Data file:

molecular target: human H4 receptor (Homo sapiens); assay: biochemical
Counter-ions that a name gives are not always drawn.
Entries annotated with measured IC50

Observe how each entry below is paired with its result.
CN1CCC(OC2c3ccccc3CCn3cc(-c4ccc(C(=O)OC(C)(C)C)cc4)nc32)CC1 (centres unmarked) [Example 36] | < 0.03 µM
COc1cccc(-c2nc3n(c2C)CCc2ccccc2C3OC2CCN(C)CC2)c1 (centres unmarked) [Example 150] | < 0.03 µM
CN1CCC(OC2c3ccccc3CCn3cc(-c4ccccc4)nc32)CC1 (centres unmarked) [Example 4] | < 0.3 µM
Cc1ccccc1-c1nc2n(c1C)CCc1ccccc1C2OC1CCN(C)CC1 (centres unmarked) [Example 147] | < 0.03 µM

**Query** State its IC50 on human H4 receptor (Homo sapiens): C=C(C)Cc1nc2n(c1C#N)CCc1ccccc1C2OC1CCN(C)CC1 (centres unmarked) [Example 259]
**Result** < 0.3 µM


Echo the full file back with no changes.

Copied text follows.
molecular target: human H4 receptor (Homo sapiens); assay: biochemical
Counter-ions that a name gives are not always drawn.
Entries annotated with measured IC50

Observe how each entry below is paired with its result.
CN1CCC(OC2c3ccccc3CCn3cc(-c4ccc(C(=O)OC(C)(C)C)cc4)nc32)CC1 (centres unmarked) [Example 36] | < 0.03 µM
COc1cccc(-c2nc3n(c2C)CCc2ccccc2C3OC2CCN(C)CC2)c1 (centres unmarked) [Example 150] | < 0.03 µM
CN1CCC(OC2c3ccccc3CCn3cc(-c4ccccc4)nc32)CC1 (centres unmarked) [Example 4] | < 0.3 µM
Cc1ccccc1-c1nc2n(c1C)CCc1ccccc1C2OC1CCN(C)CC1 (centres unmarked) [Example 147] | < 0.03 µM

**Query** State its IC50 on human H4 receptor (Homo sapiens): C=C(C)Cc1nc2n(c1C#N)CCc1ccccc1C2OC1CCN(C)CC1 (centres unmarked) [Example 259]
**Result** < 0.3 µM